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Old 6th June 2010, 03:02 PM   #1
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Default Kenwood Kac-649s

I been working on this amp for a couple of days. The amp pops fuses when the B+ and Grnd are applied. Replaced a the fets in the power supply that were shorted. But the amp still pops fuses. Found Q47 in the (power switching) section shorted. Here is the issue, I have the service manual for this amp and the SM shows that Q47 is a 2sa733(a), but the Q47 I pulled out was a 2sa817a. So, which should I use?? The 2sa733(a) or the 2sa817a??

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Old 6th June 2010, 06:36 PM   #2
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If it blows the fuses without remote voltage applied and with the power supply FETs out of the circuit, the reverse protection diode (D41) is likely shorted.
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Old 7th June 2010, 03:18 AM   #3
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Thanks Perry, I will swap it out and go from there.
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Old 7th June 2010, 08:13 PM   #4
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Replaced Q50, Q51, D41 and Q47, applied B+ and GRD, amp did not blow a fuse. Turned on the remote and it popped the fuse. have checked Q18-21, Q38-45 and they all show to be good. D31,32 show to be ok. Any Idea on what to check next?
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Old 7th June 2010, 08:57 PM   #5
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Do you have a current limiter (built in limiter on your 12v supply, large 2 ohm resistor, automotive headlamp...)?
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Old 7th June 2010, 09:57 PM   #6
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That would be no, Been using a small fuse for testing and protection. (5 amp fuse). So, would a large 2 ohm resistor in series with B+ work??
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Old 7th June 2010, 10:10 PM   #7
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Using any of the current limiters listed allows you to power up the amp (all semis clamped tightly to the sink) and measure voltages at several points. Many times, there are faults in the audio output section of the amp (other than shorted outputs) and measuring the DC voltage across the emitter resistors tells you which channel it is.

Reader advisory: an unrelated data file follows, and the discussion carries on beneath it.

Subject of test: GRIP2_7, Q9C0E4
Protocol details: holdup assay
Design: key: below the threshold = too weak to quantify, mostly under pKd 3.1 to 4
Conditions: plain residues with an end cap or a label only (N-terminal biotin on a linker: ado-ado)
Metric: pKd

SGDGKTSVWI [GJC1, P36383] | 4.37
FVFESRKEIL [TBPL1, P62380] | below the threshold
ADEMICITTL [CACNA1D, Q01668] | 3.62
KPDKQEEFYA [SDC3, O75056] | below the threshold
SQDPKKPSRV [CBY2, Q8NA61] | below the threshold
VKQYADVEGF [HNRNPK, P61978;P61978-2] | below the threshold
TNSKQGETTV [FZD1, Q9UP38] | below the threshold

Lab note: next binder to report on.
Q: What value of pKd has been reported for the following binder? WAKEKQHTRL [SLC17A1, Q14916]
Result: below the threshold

Some of these older Kenwood amps had broken connections on the bias transistors that would cause it to draw excessive current after the remote voltage was applied. Check the solder connections on all of the bias transistors.
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Old 7th June 2010, 10:32 PM   #8
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Ok, still a little new to this, which ones would be the Bias transistors? Thanks for your help on this Perry.
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Old 7th June 2010, 11:00 PM   #9
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Q19, Q19, Q20 and Q21.
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Old 8th June 2010, 05:43 PM   #10
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A better cheap way I found is use the '10A' amperage on a cheap $10 DMM they work nice, I used to have one hooked to a big resistor all the time. A typical amplifier will pull some amps then settle to 1-3 amps for say <400rms amplifiers once the caps are full. The resistor will not let a lot of current through that could damage the 10A rating of the DMM or the amplifier if it is clamped in sink. I like to use a 2.7ohm on smaller amps up to about 300rms but that is just me. Use an aluminum one and keep my hand on it, it will warm up with more current if I am trying to run a shorted one but be careful of them lol. Otherwise just watch the meter, but in some cases I'm working/testing on the board its easier to use the hand warmer. Now I have a panel with an ampere meter in it that I use with the resistors.
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